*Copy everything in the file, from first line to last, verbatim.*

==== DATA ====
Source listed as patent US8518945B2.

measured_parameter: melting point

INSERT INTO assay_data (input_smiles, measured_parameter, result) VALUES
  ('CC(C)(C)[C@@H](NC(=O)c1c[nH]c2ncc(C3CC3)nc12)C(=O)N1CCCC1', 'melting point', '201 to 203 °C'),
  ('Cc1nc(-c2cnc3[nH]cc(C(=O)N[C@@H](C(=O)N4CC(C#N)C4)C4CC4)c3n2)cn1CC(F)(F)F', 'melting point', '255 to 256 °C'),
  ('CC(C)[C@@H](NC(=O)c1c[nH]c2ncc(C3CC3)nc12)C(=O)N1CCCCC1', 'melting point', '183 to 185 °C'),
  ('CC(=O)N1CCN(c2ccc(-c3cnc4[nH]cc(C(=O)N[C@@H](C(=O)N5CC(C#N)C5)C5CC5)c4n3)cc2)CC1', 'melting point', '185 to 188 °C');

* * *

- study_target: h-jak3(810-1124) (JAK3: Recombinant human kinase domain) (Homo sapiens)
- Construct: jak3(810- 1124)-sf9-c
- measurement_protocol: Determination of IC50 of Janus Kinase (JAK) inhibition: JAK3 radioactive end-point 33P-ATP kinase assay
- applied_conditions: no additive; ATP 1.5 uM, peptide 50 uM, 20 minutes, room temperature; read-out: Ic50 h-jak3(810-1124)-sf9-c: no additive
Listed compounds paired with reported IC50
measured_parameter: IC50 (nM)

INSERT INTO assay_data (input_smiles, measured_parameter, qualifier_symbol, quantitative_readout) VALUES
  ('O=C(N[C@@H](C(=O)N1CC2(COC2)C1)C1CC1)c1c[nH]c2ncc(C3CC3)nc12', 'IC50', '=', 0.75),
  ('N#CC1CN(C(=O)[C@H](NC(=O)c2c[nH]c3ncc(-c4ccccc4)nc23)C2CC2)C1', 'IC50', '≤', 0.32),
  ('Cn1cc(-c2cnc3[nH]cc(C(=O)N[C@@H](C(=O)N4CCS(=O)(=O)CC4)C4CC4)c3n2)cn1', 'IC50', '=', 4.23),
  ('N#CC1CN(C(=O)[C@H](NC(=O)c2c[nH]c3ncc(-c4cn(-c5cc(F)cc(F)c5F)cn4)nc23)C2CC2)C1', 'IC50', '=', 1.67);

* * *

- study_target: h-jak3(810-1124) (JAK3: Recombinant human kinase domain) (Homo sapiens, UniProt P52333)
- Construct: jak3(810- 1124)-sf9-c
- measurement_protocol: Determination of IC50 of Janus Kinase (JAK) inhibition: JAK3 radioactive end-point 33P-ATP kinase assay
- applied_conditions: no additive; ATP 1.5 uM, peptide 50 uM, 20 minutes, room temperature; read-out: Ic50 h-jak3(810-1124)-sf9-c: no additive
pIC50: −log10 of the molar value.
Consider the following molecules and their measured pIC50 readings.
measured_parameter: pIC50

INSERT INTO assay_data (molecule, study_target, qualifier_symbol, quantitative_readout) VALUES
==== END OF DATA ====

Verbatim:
Source listed as patent US8518945B2.

measured_parameter: melting point

INSERT INTO assay_data (input_smiles, measured_parameter, result) VALUES
  ('CC(C)(C)[C@@H](NC(=O)c1c[nH]c2ncc(C3CC3)nc12)C(=O)N1CCCC1', 'melting point', '201 to 203 °C'),
  ('Cc1nc(-c2cnc3[nH]cc(C(=O)N[C@@H](C(=O)N4CC(C#N)C4)C4CC4)c3n2)cn1CC(F)(F)F', 'melting point', '255 to 256 °C'),
  ('CC(C)[C@@H](NC(=O)c1c[nH]c2ncc(C3CC3)nc12)C(=O)N1CCCCC1', 'melting point', '183 to 185 °C'),
  ('CC(=O)N1CCN(c2ccc(-c3cnc4[nH]cc(C(=O)N[C@@H](C(=O)N5CC(C#N)C5)C5CC5)c4n3)cc2)CC1', 'melting point', '185 to 188 °C');

* * *

- study_target: h-jak3(810-1124) (JAK3: Recombinant human kinase domain) (Homo sapiens)
- Construct: jak3(810- 1124)-sf9-c
- measurement_protocol: Determination of IC50 of Janus Kinase (JAK) inhibition: JAK3 radioactive end-point 33P-ATP kinase assay
- applied_conditions: no additive; ATP 1.5 uM, peptide 50 uM, 20 minutes, room temperature; read-out: Ic50 h-jak3(810-1124)-sf9-c: no additive
Listed compounds paired with reported IC50
measured_parameter: IC50 (nM)

INSERT INTO assay_data (input_smiles, measured_parameter, qualifier_symbol, quantitative_readout) VALUES
  ('O=C(N[C@@H](C(=O)N1CC2(COC2)C1)C1CC1)c1c[nH]c2ncc(C3CC3)nc12', 'IC50', '=', 0.75),
  ('N#CC1CN(C(=O)[C@H](NC(=O)c2c[nH]c3ncc(-c4ccccc4)nc23)C2CC2)C1', 'IC50', '≤', 0.32),
  ('Cn1cc(-c2cnc3[nH]cc(C(=O)N[C@@H](C(=O)N4CCS(=O)(=O)CC4)C4CC4)c3n2)cn1', 'IC50', '=', 4.23),
  ('N#CC1CN(C(=O)[C@H](NC(=O)c2c[nH]c3ncc(-c4cn(-c5cc(F)cc(F)c5F)cn4)nc23)C2CC2)C1', 'IC50', '=', 1.67);

* * *

- study_target: h-jak3(810-1124) (JAK3: Recombinant human kinase domain) (Homo sapiens, UniProt P52333)
- Construct: jak3(810- 1124)-sf9-c
- measurement_protocol: Determination of IC50 of Janus Kinase (JAK) inhibition: JAK3 radioactive end-point 33P-ATP kinase assay
- applied_conditions: no additive; ATP 1.5 uM, peptide 50 uM, 20 minutes, room temperature; read-out: Ic50 h-jak3(810-1124)-sf9-c: no additive
pIC50: −log10 of the molar value.
Consider the following molecules and their measured pIC50 readings.
measured_parameter: pIC50

INSERT INTO assay_data (molecule, study_target, qualifier_symbol, quantitative_readout) VALUES